Frankenstein Jr. and the Impossibles is one half-hour packed with the adventures of two of the most unusual animation creations of the legendary Hanna-Barbera studio. Buzz Conroy is a heroic boy-genius who builds the powerful robot Frankenstein Jr. When the Ghastly Genie, the Junk Man and other evildoers get up to their old tricks, “Frankie” and his young creator crank into action. The crime fighting coalition continues with the Impossibles, a group of superheroes disguised as a beatnik rock group. At the direction of “Big D,” Multi Man, Coil Man and Fluid Man make hot-rockin’ musical justice thwarting thieves and corralling crooks with their transformative powers. All-family classic cartoon fun isn’t just possible – it’s guaranteed with this 2-Disc, 18-Episode Collection.

The Review
One of my most anticipated Hanna Barbera titles does not disappoint as Frankenstein Jr. and The Impossibles kept a smile on my face throughout the entire series (in small doses, however).  Each episode contains a single Frankenstein Jr. and two Impossibles adventures.  Frankenstein Jr. is remiscent of an animated Johnny Sokko facing off against ’60s-era Batman rogues and The Impossibles is essentially, the Monkees (or better yet, the Mosquitos from Gilligan’s Island) fighting crime.  The plots are pretty generic (and repetitive which is why it’s best to view single episodes at a time), but the color, character designs and voice work is still impressive today.  Unlike most Warner Archive titles, this does include a brief featurette.  Frankenstein Jr. and The Impossibles is a product definitely from another era, but worth revisiting.  Recommended.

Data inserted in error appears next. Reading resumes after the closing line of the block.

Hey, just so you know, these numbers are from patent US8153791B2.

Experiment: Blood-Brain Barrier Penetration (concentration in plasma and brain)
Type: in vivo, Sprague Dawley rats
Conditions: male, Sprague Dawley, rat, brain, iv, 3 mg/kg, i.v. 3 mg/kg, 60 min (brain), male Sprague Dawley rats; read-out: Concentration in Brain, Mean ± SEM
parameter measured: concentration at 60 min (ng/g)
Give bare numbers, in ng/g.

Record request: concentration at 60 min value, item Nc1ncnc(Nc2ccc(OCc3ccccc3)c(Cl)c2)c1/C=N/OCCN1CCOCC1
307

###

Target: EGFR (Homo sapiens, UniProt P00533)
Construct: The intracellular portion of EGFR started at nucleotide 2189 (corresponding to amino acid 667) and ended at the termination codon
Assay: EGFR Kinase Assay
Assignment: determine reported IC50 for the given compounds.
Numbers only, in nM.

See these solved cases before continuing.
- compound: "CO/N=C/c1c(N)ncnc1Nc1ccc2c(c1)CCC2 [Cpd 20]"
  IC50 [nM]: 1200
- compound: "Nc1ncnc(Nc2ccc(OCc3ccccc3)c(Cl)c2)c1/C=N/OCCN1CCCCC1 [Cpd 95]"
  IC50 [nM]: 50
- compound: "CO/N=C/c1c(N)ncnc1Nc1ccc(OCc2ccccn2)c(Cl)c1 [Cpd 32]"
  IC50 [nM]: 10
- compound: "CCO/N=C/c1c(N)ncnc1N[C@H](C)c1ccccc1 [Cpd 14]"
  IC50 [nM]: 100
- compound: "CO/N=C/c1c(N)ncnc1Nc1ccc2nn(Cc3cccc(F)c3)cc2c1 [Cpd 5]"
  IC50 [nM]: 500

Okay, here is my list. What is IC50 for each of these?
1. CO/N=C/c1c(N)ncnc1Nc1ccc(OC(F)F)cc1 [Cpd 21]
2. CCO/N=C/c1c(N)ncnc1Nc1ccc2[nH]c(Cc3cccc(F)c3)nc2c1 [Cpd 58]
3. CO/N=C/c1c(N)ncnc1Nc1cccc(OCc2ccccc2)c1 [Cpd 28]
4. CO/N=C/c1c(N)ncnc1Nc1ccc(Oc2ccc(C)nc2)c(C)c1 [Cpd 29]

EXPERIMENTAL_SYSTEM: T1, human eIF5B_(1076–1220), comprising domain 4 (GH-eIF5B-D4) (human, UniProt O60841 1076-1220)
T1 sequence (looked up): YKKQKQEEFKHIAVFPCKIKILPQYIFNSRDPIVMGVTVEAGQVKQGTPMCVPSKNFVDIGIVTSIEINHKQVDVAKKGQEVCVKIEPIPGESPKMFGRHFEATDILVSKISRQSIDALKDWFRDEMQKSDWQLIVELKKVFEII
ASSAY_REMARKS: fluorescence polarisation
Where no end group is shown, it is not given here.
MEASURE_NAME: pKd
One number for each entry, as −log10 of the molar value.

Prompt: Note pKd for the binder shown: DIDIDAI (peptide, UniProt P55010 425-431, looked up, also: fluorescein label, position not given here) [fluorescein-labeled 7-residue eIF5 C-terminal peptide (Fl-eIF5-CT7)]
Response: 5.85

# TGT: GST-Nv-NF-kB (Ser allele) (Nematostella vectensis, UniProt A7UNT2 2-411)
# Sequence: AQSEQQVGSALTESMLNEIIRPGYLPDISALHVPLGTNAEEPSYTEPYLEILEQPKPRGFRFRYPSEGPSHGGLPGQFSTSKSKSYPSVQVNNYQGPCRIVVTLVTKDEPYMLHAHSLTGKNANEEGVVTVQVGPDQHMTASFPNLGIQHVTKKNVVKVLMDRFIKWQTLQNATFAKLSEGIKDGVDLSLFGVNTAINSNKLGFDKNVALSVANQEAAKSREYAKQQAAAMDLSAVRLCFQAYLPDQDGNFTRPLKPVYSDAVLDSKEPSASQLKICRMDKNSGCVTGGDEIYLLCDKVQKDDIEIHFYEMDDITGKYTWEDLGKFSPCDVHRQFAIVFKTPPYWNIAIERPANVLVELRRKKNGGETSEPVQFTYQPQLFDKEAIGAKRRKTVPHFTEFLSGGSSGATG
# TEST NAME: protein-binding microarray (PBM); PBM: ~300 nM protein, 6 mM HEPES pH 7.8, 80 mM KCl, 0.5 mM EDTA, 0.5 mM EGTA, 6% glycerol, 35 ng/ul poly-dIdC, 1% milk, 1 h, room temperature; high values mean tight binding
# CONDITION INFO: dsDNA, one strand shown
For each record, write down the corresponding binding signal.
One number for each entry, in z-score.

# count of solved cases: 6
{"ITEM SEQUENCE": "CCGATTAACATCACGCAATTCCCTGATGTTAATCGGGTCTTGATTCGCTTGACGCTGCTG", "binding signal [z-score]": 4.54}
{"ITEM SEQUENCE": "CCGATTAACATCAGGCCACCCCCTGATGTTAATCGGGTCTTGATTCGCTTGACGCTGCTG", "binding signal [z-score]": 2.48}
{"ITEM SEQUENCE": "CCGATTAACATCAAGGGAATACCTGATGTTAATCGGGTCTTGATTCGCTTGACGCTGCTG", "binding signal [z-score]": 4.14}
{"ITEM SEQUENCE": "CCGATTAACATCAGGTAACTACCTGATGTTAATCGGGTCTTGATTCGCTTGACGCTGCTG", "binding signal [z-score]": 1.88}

Preview Clip

Thor: Tales of Asgard
Lionsgate / Released on Blu-ray, DVD & Game Consoles on 5/17/11

The Pitch